Perhaps keeping in mind my experiences as a youngling will be what it takes for me make it all the way through medical school and residency. It was my own treatments that encouraged me to pursue Neuropsychiatry after all. I know that I would be happy being the type of person my psychiatrists are. Pushing through my clinicals, putting in hours of community work, hours of research, and rigorous academics certainly are not appealing in and of themselves, but they are the means to an end: Dr. Joshua Aaron Pillow, MD

Friday, March 14, 2014

New Series: Selected works

So, since I never write anymore, I'm gonna do something that I think is awesome. It's called Selected Works. Basically, I'm gonna post my essays for school that I think are pretty awesome. Feel Free to critique.

Selected Works, Episode I
Angiogensis Inhibitors 
Class: Bio 199
Assignment: 700-900 word essay on the documentary "cancer warriors"
Grade Received: 99/100

The History and Development of Endostatin as an Angiogenesis Inhibitor
Joshua A Pillow
Brigham Young University- Idaho
                When the US military developed its first nuclear submarine, they were faced with the problem of how to store blood long-term. At the time, human blood could not be stored for more than three weeks, which was significantly shorter than the 6 months that nuclear submarines were to be deployed. The military recruited several physicians to research the viability of reconstituted RBCs. While the experiment with reconstituted RBCs was successful, one of the physicians working on the project, Dr. Judah Folkman, made an observation, and that observation has led to possible improvements in the treatment of cancer: Angiogenesis Inhibitors.
                While working on the RBC project with the US military, Dr. Folkman added tumor cells to the thyroid gland that was being experimented on. He observed that the cells did not grow any larger. Thinking that they might be dead, he extracted the cells and put them in a mouse, where they immediately began to grow again. Dr. Folkman was curious about what would cause this. As he continued through his career as a surgeon, he noticed that every time he would remove a tumor from a patient, the tumor would be unusually bloody and be surrounded by blood vessels. This lead Dr. Folkman to hypothesize that cancer cells produced a protein that causes blood vessels to form around the tumor, giving it enough blood to grow rapidly. This idea was almost universally rejected. In order to prove that angiogenesis (the process of growing new blood vessels) was real, he devised an experiment. He placed a small sample of a tumor in the cornea of a rat’s eye. Because the cornea contains no blood vessels, this would prove that the presence of blood vessels around tumors was not coincidence. Not long after planting the tumor into the rat’s cornea, blood vessels began growing into the cornea towards the tumor. Immediately, the doubters turned into colleagues.
                The next task then turned to identifying the individual protein complex that caused the angiogenesis. It took over ten years before the protein was identified. They proved that it was the correct protein by placing a packet of it in a rat’s cornea, simulating the effect of a tumor cell, causing angiogenesis. Now that the researchers knew what was causing the angiogenesis, they needed to identify a way of combating it. They thought about bone marrow: because bone marrow contains blood vessels early on, but quickly loses all of its blood vessels, they figured that the answer to angiogenesis inhibitors must be hidden in the proteins of bone marrow. Researchers spent countless hours scraping bone marrow from bovine bones, and searching for an angiogenesis inhibitor. Eventually, they found one. The then placed a packet of the protein that caused the angiogenesis inside a cornea along with a packet containing the inhibitor. Blood vessels began growing, but stopped once they reached the inhibitor packet.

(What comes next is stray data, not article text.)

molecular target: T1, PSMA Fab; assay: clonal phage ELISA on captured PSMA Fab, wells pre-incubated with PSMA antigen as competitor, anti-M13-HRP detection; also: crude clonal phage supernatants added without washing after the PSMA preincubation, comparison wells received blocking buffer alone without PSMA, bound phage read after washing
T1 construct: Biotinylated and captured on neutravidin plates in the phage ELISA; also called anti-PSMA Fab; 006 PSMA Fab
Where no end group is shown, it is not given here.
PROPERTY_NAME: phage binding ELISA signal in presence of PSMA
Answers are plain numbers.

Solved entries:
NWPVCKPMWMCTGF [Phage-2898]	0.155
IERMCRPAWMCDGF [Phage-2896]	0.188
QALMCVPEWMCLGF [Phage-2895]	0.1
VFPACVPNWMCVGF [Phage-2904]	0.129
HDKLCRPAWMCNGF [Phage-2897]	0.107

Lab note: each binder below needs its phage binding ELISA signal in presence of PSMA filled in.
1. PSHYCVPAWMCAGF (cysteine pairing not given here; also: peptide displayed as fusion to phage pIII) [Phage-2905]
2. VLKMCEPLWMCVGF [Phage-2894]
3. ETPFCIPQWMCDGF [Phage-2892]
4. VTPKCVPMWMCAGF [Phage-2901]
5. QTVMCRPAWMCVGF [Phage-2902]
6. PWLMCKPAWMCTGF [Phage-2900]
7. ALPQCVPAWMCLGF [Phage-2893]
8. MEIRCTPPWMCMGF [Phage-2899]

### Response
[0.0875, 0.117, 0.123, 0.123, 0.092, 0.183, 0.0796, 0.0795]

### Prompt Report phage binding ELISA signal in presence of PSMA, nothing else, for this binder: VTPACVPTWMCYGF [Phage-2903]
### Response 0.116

Next came the search for an angiogenesis inhibiter that worked more often. One researcher found one in a drug that was used a few decades earlier, Thalidomide. When Thalidomide was metabolized and then placed in a chicken embryo, the blood vessels in the chicken embryo bypassed the area when the Thalidomide was placed, proving that it is an angiogenesis inhibitor. Researchers then turned to developing new inhibitors, and eventually landed with Endostatin. Like other angiogenesis inhibitors, Endostatin differs from traditional chemotherapy in that it isn’t a poison- it simply stops the tumors from growing new blood vessels, limiting their ability to grow.            
                Endostatin when into stage I trials. There were thousands of people who signed up to receive the treatment. One of those picked was Duane Gray, who had advanced stage lung cancer. Duane, as well as 14 other participants in the stage I trial, were removed after their cancer grew beyond the guidelines set for trial. Sadly, he passed away from his cancer in 2009.

                Through all three phases of the trials, Endostatin proved to be only marginally effective as a monotherapeutic treatment for various cancers; however, it did prove extremely valuable in one criteria: unlike traditional chemotherapy, the cancer cells were unable to mutate a resistance to the Endostatin, which has always been a major cause of the overall ineffectiveness of traditional chemotherapy. Research on Endostatin still continues, and has expanded to include various other fields such as autoimmune diseases like arthritis and Crohn’s Disease. 

Next week: Selected Works, Episode II: Neuropsychiatry: Because Psychologists are Losers